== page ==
Everyday Objects Can Run Artificial Intelligence Software
Saturday January 29, 2022. 05:34 PM , from Slashdot
Slashdot reader sciencehabit quotes Science magazine: Imagine using any object around you—a frying pan, a glass paperweight—as the central processor in a neural network, a type of artificial intelligence that loosely mimics the brain to perform complex tasks. That's the promise of new research that, in theory, could be used to recognize images or speech faster and more efficiently than computer programs that rely on silicon microchips.
To demonstrate the concept, the researchers built neural networks in three types of physical systems, which each contained up to five processing layers. In each layer of a mechanical system, they used a speaker to vibrate a small metal plate and recorded its output using a microphone. In an optical system, they passed light through crystals. And in an analog-electronic system, they ran current through tiny circuits.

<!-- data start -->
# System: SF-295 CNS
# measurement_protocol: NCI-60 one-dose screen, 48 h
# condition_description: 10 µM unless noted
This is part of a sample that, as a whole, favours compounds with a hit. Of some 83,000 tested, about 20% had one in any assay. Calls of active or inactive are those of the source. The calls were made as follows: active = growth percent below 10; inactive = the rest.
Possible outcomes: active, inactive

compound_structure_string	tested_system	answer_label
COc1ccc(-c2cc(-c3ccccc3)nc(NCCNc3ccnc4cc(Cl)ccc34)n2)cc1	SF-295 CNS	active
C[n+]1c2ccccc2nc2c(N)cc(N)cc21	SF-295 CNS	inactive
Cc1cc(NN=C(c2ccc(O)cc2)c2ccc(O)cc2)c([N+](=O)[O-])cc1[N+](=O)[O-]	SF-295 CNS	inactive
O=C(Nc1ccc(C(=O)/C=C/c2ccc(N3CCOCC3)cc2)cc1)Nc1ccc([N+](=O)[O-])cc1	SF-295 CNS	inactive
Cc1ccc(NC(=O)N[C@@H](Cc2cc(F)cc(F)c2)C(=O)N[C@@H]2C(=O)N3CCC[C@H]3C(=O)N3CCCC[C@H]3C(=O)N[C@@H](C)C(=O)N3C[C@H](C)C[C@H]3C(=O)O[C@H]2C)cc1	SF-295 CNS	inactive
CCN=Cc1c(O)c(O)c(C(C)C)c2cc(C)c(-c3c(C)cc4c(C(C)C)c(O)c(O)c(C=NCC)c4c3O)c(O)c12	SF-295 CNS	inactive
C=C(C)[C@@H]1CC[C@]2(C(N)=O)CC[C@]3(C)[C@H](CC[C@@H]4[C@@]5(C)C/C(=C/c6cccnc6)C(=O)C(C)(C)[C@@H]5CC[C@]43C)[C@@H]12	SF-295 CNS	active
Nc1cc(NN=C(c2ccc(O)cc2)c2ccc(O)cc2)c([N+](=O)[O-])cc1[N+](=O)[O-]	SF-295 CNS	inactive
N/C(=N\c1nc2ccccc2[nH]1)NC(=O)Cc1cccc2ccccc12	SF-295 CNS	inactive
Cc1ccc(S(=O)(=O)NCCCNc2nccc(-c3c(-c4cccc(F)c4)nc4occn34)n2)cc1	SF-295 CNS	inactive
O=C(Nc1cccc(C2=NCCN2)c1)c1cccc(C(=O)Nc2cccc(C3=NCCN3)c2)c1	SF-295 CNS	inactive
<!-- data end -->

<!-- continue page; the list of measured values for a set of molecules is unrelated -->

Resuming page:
In each case, the researchers encoded input data, such as unlabeled images, in sound, light, or voltage. For each processing layer, they also encoded numerical parameters telling the physical system how to manipulate the data. To train the system, they adjusted the parameters to reduce errors between the system's predicted image labels and the actual labels. In one task, they trained the systems, which they call physical neural networks (PNNs), to recognize handwritten digits. In another, the PNNs recognized seven vowel sounds. Accuracy on these tasks ranged from 87% to 97%, they report in this week's issue of Nature. In the future, researchers might tune a system not by digitally tweaking its input parameters, but by adjusting the physical objects—warping the metal plate, say. The team is most excited about PNNs' potential as smart sensors that can perform computation on the fly. A microscope's optics might help detect cancerous cells before the light even hits a digital sensor, or a smartphone's microphone membrane might listen for wake words. These 'are applications in which you really don't think about them as performing a machine-learning computation,' they say, but instead as being 'functional machines.'
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